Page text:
Okay, I’m guilty. I’ve had my (brand new, binding intact) DSM-V on my desk for months now. I knew the changes were significant and I made sure I knew about those, but I just didn’t want to deal with the restuntil I had to.
Well… now I have to.
October 1 2015, all providers covered by HIPAA must transition to the ICD-10 for diagnostic coding. I’m told that CMSsaid they wereallowingNOgrace period for this transition. Sessions on September 30 will be coded using ICD-9, and sessions on October 1 will be coded using ICD-10. Period. However, I see that in early July, they came back and said they would not deny claims due to the coding for the first 12 months. That’s not to say that other insurance companies will give the same leeway!
So… last week I put my fancy tabs on my DSM-V with the intention of brining it to my office this week to use it to determine the correct ICD-10 diagnoses and coding in anticipation of October 1 (you can’t actually use the new codes until then).
Those of you who’ve already been using the DSM-V criteria since January 1 know there are many differences to take into consideration even with the criteria for some diagnoses. So it’s not just a simple update.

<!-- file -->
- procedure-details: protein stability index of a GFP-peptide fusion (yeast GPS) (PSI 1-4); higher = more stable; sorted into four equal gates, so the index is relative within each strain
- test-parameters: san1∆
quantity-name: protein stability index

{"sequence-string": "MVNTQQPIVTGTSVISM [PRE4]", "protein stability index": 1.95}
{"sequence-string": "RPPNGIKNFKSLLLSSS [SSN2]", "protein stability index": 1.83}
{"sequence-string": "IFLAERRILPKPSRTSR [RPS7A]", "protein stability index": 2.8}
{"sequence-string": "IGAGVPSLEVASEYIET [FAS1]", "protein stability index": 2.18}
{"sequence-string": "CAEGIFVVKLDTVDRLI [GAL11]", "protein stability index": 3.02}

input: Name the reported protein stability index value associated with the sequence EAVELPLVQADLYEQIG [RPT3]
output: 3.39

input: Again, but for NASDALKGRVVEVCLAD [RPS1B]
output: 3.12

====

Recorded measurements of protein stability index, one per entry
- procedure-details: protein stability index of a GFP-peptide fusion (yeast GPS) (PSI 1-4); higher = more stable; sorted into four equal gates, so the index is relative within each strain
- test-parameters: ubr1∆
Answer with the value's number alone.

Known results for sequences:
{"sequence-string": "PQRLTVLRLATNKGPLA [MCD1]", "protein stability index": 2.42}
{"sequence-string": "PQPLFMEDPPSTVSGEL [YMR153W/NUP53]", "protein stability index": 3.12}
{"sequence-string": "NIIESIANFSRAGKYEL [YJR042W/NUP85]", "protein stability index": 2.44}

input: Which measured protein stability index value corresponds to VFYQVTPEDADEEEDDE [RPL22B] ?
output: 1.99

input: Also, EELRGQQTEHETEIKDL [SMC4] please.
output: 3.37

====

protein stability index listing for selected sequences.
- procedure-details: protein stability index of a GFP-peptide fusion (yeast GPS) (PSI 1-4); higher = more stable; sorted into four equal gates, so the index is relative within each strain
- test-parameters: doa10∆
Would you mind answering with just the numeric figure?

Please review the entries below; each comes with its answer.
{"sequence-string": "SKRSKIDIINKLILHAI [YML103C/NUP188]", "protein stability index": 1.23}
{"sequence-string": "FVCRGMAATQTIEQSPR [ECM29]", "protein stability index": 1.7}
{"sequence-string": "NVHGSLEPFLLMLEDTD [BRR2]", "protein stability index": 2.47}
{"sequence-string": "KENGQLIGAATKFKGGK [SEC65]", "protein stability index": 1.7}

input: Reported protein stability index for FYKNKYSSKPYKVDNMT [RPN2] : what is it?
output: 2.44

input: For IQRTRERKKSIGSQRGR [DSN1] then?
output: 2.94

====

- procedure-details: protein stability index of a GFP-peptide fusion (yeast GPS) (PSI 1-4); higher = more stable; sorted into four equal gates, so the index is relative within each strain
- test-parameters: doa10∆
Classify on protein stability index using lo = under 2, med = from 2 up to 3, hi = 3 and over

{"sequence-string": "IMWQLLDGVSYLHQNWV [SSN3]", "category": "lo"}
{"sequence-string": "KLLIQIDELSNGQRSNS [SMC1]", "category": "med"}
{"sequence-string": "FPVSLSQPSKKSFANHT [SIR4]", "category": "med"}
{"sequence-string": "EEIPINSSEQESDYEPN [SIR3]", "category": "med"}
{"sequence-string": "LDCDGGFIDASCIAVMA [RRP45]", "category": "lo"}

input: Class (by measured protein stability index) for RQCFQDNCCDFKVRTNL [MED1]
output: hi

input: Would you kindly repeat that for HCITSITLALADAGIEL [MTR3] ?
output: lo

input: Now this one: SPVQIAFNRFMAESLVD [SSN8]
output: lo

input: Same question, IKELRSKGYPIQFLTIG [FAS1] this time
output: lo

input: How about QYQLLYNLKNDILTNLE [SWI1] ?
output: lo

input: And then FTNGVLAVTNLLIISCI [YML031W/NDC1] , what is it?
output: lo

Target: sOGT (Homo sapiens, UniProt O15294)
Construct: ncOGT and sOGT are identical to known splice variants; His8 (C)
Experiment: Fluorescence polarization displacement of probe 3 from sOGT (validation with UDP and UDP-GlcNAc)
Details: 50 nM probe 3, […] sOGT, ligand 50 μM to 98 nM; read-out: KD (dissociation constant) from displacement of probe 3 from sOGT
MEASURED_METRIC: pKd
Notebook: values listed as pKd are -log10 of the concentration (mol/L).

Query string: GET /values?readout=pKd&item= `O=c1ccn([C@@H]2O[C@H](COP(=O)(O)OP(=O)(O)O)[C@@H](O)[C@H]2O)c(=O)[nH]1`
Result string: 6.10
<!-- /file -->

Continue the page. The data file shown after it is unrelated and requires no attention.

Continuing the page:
That’s why I’m encouraging you to start now. Bite the bullet. Be ready to hit the ground running with the ICD-10 coding for October 1.
And, if you don’t think you need to be concerned because you are not considered a “covered entity” by HIPAA… you might still consider these…
5 Reasons To Start Preparing For ICD-10 Now
- If you are considered a “covered entity” by HIPAA — you MUST abide by this change
- October 1 is only a few weeks away; if you start coding each day for that day’s clients, by the time October 1 comes around you’ll have all of the appropriate codes to put in place on October 1, without so much stress
- If you provide super bills to your clients or if you bill for your clients as an out of network provider, you’ll need to use ICD-10 diagnostic codes starting October 1
- The diagnosis and coding might be more complicated than you anticipate. Remember, there were some significant changes in DSM-5 so you’ll want to be sure your diagnoses are accurate given any new criteria and your codes are correct and complete with any qualifiers
- Even if you don’t bill or give super bills, you’ll want to be able to “speak the shared language of our profession” with other professionals, on legaldocuments, and in the client’s chart
Start now, and alleviate the overwhelming stress that might come along with procrastination. You can do this — one chunk at a time!